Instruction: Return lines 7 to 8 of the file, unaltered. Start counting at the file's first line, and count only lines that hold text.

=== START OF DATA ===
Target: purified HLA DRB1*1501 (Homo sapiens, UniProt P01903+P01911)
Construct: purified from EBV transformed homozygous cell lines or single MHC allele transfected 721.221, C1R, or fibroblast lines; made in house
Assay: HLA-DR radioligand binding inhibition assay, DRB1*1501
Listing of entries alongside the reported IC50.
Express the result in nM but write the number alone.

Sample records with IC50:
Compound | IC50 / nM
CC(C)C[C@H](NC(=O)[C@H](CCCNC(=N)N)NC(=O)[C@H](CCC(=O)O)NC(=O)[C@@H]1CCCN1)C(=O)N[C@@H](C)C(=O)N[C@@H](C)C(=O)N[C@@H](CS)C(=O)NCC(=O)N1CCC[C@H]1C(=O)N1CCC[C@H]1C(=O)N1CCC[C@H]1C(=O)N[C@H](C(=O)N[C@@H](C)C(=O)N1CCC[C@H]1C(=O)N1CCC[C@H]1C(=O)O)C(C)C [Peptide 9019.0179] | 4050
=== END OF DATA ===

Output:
Compound | IC50 / nM
CC(C)C[C@H](NC(=O)[C@H](CCCNC(=N)N)NC(=O)[C@H](CCC(=O)O)NC(=O)[C@@H]1CCCN1)C(=O)N[C@@H](C)C(=O)N[C@@H](C)C(=O)N[C@@H](CS)C(=O)NCC(=O)N1CCC[C@H]1C(=O)N1CCC[C@H]1C(=O)N1CCC[C@H]1C(=O)N[C@H](C(=O)N[C@@H](C)C(=O)N1CCC[C@H]1C(=O)N1CCC[C@H]1C(=O)O)C(C)C [Peptide 9019.0179] | 4050